Basis of mobility disorders to be studied using 3-D simulations of patients' movements
A stroll around the block, a quick hand-written note to your neighbor, a giggling game of tag -- it's easy for many of us to take activities like these for granted. But for children and adults with movement disorders, the motions of everyday life can be challenging.
A new research center at Stanford aims to improve the lives of people affected by reduced mobility by using computer-generated simulations to better understand the mechanical basis of human movement.
A movement disorder can have many origins, such as a birth defect, spinal cord injury or stroke. Rehabilitation scientists facilitate treatment of mobility disorders by studying the bodily cause of physical impairments and providing a scientific basis for therapies that can improve function.
The source of physical impairment is often hidden among the complex interactions of the nervous, muscle and skeletal systems of the human body. Simulating a patients movement in three-dimensional computer models can help uncover the source of the problem, whether its the size of a particular muscle or bone or the way these components perform.
Computer models also provide a visual platform on which to test whether surgery would improve mobility for a specific patient.
Scott Delp, a professor of bioengineering (the department is jointly supported by the School of Medicine and the School of Engineering) is the director of a new research center on campus that will support the rehabilitation science community with state-of-the-art simulation tools. The National Center for Simulation in Rehabilitation Research, funded by a $4.5 million grant from the National Institutes of Health, will be part of a national network of research centers to support and advance medical rehabilitation research.
People think about cancer and cardiovascular disease as the major problems associated with aging, but mobility is also very important. When people lose mobility, it can be devastating to their mental and physical health, said Delp, who is the James H. Clark Professor I in the School of Engineering. Its a big challenge to figure out ways to maintain mobility as people age and restore mobility when people have physical disabilities.
Two years ago, Delp and his team introduced a free software program called OpenSim, a biomechanical research platform that simulates biological movement. OpenSim combines data on muscle size and strength, joint motion and recorded movements of a subject to produce a highly realistic simulation of a specific persons maneuvering. The new research center will now focus OpenSim toward the purpose of understanding and treating movement disorders.
One of the centers early targets is cerebral palsy. Many children with cerebral palsy walk in a crouch-like pose, with their knees excessively bent. The cause of the crouch gait, which can be exhausting, painful and even debilitating, varies from patient to patient.
In some patients, the hamstring muscles are very tight and short and pull the knees bent. If the hamstrings are surgically lengthened, these patients may be able to straighten their legs and walk more easily. However, if that surgery is used on a patient who walks in a crouch gait for a different reason, the procedure could be ineffective or, worse, harmful.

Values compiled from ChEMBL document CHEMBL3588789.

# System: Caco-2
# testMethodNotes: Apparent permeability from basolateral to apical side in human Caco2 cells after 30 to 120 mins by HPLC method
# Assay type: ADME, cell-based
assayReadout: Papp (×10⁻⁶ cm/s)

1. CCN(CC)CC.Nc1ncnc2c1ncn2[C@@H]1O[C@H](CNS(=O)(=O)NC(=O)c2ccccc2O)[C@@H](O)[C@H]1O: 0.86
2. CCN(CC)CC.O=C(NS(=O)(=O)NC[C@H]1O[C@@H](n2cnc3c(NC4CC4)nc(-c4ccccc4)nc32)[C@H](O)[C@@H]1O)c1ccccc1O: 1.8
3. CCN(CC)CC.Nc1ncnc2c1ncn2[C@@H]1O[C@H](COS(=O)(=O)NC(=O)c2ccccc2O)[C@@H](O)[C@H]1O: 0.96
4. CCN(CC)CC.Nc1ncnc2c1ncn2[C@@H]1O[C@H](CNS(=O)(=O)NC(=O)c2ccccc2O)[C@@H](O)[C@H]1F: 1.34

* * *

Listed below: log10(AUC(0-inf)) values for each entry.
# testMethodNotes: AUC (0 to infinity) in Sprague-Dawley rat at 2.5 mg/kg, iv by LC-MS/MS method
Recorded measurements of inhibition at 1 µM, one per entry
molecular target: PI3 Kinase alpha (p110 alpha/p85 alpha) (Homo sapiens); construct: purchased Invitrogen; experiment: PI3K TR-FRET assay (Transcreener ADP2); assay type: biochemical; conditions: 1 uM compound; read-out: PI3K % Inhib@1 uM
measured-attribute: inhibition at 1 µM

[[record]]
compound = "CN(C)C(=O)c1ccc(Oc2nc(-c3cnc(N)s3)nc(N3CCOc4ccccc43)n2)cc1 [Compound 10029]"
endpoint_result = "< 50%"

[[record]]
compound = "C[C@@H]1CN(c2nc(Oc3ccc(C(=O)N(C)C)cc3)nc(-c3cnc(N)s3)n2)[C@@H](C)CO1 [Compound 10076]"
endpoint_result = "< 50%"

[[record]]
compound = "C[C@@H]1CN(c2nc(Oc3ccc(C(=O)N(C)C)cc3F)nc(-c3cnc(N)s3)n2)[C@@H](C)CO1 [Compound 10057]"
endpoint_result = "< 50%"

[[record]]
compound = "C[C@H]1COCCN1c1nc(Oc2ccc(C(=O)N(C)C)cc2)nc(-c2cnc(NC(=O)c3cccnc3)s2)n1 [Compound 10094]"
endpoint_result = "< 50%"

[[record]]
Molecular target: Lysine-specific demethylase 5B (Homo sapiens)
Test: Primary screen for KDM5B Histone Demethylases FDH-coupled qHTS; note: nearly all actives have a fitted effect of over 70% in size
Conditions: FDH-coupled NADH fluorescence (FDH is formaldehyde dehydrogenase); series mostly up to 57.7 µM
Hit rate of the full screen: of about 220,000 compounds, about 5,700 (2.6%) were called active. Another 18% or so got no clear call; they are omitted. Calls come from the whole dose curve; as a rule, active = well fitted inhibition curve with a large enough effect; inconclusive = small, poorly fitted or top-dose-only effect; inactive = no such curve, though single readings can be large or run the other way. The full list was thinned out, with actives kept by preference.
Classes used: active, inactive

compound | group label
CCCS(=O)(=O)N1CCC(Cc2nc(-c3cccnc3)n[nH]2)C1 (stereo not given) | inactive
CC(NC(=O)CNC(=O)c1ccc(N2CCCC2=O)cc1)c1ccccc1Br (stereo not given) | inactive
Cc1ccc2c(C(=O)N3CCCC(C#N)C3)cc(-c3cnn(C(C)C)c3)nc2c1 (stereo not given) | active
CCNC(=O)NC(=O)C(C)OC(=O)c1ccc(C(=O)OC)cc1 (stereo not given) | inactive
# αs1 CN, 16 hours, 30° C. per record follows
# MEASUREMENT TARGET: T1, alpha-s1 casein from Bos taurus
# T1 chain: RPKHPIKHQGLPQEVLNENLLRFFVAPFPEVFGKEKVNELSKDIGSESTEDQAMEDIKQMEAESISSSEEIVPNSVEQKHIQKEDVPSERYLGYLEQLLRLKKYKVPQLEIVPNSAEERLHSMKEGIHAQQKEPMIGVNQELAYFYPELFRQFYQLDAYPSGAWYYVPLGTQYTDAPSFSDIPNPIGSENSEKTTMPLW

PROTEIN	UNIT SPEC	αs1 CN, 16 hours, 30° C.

By creating a computer model of a patients movements, researchers can non-invasively explore whether the surgery would be appropriate for a specific patient.
If you make a simulation of a subject walking, we can tell you how long the hamstring muscles are during the motion and compare that to normal muscle, said Katherine Steele, a graduate student in the Delp lab studying cerebral palsy movements.
Whether modeling cerebral palsy, stroke or prosthetics, the simulations created in OpenSim allow researchers to explore potential causes of mobility problems and run virtual tests of treatment options. The new center also will encourage researchers to share their models and build upon each others work.
The lack of a standard method for modeling movement had been an impediment to the rehabilitation science community. One of the biggest drawbacks of previous studies using simulations is that people cannot reproduce those results, said Ayman Habib, who designed the graphical interface of OpenSim. OpenSim solves that problem by providing a standard tool used by the entire field, said Habib, who will provide technical support to the center.
A common platform that allows researchers to share their models, which can take years to build, will also propel rehabilitation research forward. The center will be responsible for curating a collection of movement models, ensuring scientists all over the world can share them. If scientists develop a biomechanical model of the hand, for example, they can add it to the centers database, making it available to anyone who might want to build on the work by adding it to a model of a wrist or arm, for instance.
Sharing models accelerates research because its so much effort to build and test each one of these biomechanical models, said Delp.
Another goal of the center is to strengthen the worldwide rehabilitation science community by training international scholars to use the OpenSim software over several intensive months at Stanford. The scholars will then return to their home institutions as OpenSim ambassadors and teach their colleagues how to use the software in their own studies.
The benefits of the center and OpenSim are already obvious to many members of the rehabilitation science community. When he requested letters of support for the center from early users of OpenSim software, Delp received a flood of glowing responses.
Once we started getting those letters we knew we were on the right track because we had the seed of something that could make a real difference for the entire field of rehabilitation, said Delp.